«Policy Research And The Policy Process: Do The Twain Ever Meet? JAMES L. GARRETT YASSIR ISLAM This Gatekeeper Series is produced by the International ...»
The characteristics of farming groups, supposed determinants of power, had changed little in the late 1970s and early 1980s, but the Zimbabwean political landscape had been overturned. The settler regime had given way to a new black government. The favour accorded the small growers resulted from a traditional concern of the now-ruling party with the welfare of the rural poor, not because the poor were inherently ‘powerful’. They became powerful because the ruling party chose to grant them access to the policy process.
The policy environment
The particular cultural, political, and economic environment in which decision making takes place can define issues and determine the range of policy choices. Cultural conventions can define acceptable group or individual action and the limits of permissible policies. Macro political structures, such as the constitution or type of government, can expand or lessen policymakers’ room to manoeuvre. Economic conditions can force action and restrict choices. For instance, society may expect the state to maintain key macroeconomic variables, such as unemployment and inflation, within a commonly accepted range. External actors with no direct connection with the specific policy issue at hand, such as international financial institutions, can also affect this environment and thus the policy space (Figure 1).
Using information to influence the agenda
Before policymaking can begin, the issue must come to the attention of the policymakers and policymakers must decide to act on the issue. How does this happen? Moments of change in the cultural, political, or economic environment are important in providing ‘windows of opportunity’ for research to influence the policy agenda and policy choice (Kingdon, 1984). If information is readily available when policymakers need it, it can help frame the debate and affect the choices that policymakers make (See Box 2).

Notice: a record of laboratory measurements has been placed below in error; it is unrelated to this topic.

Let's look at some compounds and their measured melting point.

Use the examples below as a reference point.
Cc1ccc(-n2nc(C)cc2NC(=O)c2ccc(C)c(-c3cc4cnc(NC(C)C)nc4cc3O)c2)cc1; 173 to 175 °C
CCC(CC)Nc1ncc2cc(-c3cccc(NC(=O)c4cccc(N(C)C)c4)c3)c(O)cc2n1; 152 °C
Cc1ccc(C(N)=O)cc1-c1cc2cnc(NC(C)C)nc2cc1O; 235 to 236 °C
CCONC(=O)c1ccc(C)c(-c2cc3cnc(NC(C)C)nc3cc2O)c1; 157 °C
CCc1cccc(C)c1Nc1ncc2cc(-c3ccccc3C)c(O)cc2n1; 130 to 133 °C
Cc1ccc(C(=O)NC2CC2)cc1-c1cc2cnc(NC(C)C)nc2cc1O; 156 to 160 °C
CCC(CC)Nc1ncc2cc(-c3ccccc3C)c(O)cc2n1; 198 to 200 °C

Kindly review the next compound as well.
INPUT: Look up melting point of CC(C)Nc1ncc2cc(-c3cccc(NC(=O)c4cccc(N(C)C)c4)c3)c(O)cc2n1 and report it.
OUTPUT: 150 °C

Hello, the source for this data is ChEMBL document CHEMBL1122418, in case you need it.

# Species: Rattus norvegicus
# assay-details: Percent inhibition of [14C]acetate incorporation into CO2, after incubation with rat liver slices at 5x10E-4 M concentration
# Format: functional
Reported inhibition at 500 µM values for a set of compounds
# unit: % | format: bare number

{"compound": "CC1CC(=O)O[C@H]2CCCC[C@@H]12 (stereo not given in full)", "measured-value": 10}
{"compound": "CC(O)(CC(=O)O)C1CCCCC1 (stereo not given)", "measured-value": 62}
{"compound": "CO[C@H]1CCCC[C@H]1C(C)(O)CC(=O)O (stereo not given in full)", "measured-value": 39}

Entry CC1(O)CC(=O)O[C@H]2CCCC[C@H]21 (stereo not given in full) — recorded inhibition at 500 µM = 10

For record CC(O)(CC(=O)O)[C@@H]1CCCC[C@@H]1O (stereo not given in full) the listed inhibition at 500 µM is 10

GATEKEEPER SERIES NO. SA74 Figure 1. The ‘Amoeba’ model of policymaking Box 2. IFPRI and creation of the IMF cereal import facility Reacting to the 1972-1974 world food crisis, researchers at the International Food Policy Research Institute ( IFPRI) began to analyse responses to world food insecurity, focusing on the costs and benefits of a cereal import facility to stabilise food supplies. However, not until the collapse of efforts to establish an international grain reserve in 1979 did the research become ‘useful’ to policymakers. Then, as policymakers faced mounting pressures to take at least some action, they latched on to the research, largely because the research on this policy option had already been done and was available (Adams, 1983).
Of course, this implies that the research was done earlier, before change occurred or policy decisions seemed so urgent. Policy researchers must look ahead to identify critical areas for research, and must, in some instances, acknowledge that their work will have an impact only in the longer run.
Research as enlightenment In a neat, linear world, a policymaker would identify the problem and the knowledge gap.
Research would be done, solutions presented, and policies chosen. Sometimes this happens, but most of the time policy research does not have such an immediate or direct impact on government decisions, even when the studies are explicitly commissioned to answer GATEKEEPER SERIES NO. SA74 specific government inquiries (Weiss, 1977; Weiss, 1991). Why should this be? Why doesn’t the policymaker ‘use’ the study and follow the report’s recommendations?